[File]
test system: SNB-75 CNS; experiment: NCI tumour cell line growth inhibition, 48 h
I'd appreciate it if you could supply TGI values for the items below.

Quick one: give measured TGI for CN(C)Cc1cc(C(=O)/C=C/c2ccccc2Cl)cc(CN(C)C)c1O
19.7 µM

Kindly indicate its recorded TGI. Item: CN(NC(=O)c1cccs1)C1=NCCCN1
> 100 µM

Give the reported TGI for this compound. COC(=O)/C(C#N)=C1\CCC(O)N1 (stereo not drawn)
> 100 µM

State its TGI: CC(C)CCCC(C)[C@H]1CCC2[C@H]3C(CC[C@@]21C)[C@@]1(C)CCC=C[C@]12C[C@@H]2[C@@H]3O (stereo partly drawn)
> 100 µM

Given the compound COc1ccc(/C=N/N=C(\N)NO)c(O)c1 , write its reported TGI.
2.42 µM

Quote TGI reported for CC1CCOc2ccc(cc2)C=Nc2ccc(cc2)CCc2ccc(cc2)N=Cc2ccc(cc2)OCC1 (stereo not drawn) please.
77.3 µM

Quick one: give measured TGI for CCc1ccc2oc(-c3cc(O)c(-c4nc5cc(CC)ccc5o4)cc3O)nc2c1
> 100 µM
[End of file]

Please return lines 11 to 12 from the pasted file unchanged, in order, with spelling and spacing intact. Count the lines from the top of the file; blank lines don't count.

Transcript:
Given the compound COc1ccc(/C=N/N=C(\N)NO)c(O)c1 , write its reported TGI.
2.42 µM